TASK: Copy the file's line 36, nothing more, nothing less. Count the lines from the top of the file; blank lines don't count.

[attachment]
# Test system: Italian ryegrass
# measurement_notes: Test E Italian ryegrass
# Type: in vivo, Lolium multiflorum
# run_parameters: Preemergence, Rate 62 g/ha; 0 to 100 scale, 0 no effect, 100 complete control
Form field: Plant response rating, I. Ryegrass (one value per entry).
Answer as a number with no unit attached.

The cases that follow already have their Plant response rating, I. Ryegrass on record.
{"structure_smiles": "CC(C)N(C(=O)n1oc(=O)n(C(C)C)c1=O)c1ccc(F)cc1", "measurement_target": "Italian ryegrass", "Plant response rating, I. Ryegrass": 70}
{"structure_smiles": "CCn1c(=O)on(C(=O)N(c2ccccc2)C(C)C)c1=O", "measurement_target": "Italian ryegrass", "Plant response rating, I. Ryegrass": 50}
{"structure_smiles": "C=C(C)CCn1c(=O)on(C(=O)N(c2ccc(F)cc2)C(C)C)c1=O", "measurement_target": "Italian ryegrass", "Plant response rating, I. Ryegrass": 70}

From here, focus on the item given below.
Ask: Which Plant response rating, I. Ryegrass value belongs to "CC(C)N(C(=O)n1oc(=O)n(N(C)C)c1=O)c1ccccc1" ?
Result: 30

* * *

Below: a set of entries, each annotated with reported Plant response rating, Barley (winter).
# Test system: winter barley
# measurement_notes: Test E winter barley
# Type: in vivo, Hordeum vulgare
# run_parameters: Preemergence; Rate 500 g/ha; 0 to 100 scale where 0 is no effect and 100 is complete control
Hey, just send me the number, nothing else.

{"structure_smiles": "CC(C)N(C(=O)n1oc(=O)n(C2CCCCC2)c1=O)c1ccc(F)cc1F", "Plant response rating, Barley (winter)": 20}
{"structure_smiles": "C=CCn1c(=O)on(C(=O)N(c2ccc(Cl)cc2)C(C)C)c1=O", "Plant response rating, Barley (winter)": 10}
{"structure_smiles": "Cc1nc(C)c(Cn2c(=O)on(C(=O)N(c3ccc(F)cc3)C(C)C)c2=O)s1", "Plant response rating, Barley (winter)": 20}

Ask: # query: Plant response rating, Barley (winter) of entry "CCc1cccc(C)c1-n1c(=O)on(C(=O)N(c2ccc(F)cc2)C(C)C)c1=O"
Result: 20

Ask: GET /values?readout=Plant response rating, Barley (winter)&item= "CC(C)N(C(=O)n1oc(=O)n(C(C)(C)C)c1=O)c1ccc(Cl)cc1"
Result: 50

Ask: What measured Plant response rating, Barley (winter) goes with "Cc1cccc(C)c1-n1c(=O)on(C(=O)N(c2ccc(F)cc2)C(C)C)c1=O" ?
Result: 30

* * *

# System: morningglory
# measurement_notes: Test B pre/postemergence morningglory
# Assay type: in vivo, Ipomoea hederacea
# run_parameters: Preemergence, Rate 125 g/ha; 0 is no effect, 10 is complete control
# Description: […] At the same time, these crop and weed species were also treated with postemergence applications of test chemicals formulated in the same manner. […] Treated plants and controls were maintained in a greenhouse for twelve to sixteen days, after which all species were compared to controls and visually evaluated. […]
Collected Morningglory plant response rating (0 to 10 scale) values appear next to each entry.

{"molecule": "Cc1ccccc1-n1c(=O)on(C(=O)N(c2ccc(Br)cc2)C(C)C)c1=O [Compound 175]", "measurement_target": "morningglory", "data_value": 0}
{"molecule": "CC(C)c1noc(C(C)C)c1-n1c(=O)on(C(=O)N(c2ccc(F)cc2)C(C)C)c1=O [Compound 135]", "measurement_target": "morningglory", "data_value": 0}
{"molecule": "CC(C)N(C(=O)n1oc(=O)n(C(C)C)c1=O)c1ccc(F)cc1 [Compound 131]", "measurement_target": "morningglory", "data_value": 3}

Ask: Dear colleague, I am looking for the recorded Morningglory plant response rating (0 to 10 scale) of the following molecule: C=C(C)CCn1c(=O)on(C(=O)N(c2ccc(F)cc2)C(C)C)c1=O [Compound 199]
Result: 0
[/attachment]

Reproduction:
Collected Morningglory plant response rating (0 to 10 scale) values appear next to each entry.